By AJAY KRISHNAN
We humans tend to judge people and places through our narrow perceptions. While we do our best to look at all aspects of an issue, it is human nature to categorize ideas in a way we can better comprehend. Unfortunately, the result is that we sometimes put inaccurate and even offensive labels on other cultures.
One example is the largest country in the world: Russia. While some people try to generalize the culture of this country, according to eighth grader Alexandra Sheiba, who is of Russian descent, Russia holds many diverse cultures that cannot be combined under one umbrella.
“Even between the two main cities, Saint Petersburg and Moscow, there’s a huge difference and even a rivalry,” Sheiba said.
Staying in Asia, we now move south to India, a country that suffers from its fair share of stereotypes. The problem with putting India into one category is that the country, like Russia, is culturally vast. Eighth grader Ayana Jassal agrees.
“They have amazing sights and it’s so pretty, but some people can only see the fact that there are poor people” Jassal said.
In the public perception, the negative aspects of a people or place sometimes drown out the positives, and India is a great example of that. Discussion of the country often revolves around its issues, such as poverty and inequality, while fewer people know that the country has the third highest GDP (“The World Factbook”) or is the fastest growing large economy surpassing China (“The Economic Times”).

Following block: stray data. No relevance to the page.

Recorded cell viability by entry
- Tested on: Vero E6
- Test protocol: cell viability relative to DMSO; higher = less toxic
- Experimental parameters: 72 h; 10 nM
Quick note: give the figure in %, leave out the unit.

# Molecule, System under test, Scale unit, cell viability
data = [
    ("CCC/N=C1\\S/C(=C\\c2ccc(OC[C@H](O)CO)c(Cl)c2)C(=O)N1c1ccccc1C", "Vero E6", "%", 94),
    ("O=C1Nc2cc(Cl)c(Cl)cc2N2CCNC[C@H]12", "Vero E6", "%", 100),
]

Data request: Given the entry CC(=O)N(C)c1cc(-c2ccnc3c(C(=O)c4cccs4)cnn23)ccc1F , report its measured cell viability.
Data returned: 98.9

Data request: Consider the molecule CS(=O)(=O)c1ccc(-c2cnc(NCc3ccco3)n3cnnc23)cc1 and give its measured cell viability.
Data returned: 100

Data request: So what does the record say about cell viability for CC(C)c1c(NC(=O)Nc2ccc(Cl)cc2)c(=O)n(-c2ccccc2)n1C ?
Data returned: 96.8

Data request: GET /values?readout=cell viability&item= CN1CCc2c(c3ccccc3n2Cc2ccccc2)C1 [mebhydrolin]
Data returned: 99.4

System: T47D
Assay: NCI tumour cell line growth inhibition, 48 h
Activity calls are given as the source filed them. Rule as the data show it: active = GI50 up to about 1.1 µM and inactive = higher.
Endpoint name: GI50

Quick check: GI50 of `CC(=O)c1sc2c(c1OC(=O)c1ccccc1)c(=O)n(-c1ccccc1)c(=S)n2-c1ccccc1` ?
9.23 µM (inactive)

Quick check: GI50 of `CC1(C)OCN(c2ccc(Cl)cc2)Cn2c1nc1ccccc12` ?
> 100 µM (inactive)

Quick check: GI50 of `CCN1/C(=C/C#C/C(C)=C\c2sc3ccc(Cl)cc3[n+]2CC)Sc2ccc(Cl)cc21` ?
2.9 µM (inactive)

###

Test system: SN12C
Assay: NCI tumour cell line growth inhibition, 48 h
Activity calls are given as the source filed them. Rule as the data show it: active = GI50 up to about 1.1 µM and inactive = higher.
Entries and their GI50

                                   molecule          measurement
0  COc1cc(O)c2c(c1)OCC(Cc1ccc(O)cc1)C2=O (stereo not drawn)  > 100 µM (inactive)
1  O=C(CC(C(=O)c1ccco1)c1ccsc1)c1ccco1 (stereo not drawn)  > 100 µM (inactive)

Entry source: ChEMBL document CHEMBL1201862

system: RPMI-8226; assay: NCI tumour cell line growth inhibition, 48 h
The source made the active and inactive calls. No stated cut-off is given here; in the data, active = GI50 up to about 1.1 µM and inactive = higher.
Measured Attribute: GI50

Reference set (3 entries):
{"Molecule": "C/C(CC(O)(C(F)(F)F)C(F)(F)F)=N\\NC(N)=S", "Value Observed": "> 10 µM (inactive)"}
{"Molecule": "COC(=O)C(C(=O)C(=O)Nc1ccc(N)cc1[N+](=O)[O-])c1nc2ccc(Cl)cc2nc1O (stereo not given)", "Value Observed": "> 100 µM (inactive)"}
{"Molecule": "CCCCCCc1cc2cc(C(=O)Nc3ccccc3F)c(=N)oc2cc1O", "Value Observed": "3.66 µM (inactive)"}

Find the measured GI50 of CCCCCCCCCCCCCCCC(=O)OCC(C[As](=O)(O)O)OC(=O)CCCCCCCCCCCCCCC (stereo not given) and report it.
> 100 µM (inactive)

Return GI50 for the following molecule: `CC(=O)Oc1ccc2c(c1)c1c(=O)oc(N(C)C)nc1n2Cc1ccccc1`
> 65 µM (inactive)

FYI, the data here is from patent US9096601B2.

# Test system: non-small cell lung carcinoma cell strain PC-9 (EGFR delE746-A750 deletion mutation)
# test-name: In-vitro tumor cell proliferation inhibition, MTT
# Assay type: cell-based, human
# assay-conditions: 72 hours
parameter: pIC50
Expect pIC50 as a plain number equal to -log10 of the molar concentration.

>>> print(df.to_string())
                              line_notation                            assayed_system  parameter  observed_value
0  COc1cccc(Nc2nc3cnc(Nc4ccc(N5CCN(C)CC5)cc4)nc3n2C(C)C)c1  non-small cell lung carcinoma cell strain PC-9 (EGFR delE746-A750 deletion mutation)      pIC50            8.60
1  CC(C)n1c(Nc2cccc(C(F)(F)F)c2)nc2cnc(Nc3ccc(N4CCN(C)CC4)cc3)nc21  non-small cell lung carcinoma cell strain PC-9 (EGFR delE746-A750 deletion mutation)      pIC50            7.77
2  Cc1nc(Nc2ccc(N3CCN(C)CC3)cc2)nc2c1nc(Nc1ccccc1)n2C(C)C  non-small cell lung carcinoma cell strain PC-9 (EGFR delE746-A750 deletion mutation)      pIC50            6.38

Sometimes, time cannot even get rid of stereotypes. Let’s take Colombia for example. Ten to fifteen years ago, Colombia faced a serious drug-trafficking problem. In fact “The Guardian” states that one of its biggest cities, Medellin, was considered one of the most dangerous cities of that time. Although Colombia has significantly changed and is now one of the safest cities in Colombia according to “Viahero,” the false idea that the city is full of gangs and drug-trafficking remains in many people’s minds.
Public perceptions of Russia, India, and Colombia are only a few examples of a widespread problem. The world is a big place, and there is so much opportunity for misinformation and generalization. It is important that we question our stereotypes and fact-check ourselves before making false assumptions about an entire nation. One just has to keep an open mind.